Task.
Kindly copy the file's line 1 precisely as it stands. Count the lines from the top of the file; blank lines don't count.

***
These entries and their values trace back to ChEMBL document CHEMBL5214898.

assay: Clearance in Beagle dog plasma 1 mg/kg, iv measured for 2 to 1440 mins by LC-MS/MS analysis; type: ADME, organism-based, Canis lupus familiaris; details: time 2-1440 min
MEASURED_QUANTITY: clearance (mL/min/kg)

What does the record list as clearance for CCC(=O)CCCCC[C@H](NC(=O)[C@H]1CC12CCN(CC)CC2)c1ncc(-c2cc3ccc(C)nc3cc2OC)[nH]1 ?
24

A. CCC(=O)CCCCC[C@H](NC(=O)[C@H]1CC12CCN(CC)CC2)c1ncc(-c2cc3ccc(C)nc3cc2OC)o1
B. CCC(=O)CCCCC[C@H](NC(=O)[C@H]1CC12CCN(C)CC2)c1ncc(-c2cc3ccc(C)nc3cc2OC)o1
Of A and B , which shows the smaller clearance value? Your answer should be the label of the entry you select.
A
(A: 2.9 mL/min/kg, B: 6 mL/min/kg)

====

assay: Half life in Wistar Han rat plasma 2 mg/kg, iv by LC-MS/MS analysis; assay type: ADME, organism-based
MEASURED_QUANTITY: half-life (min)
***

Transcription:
These entries and their values trace back to ChEMBL document CHEMBL5214898.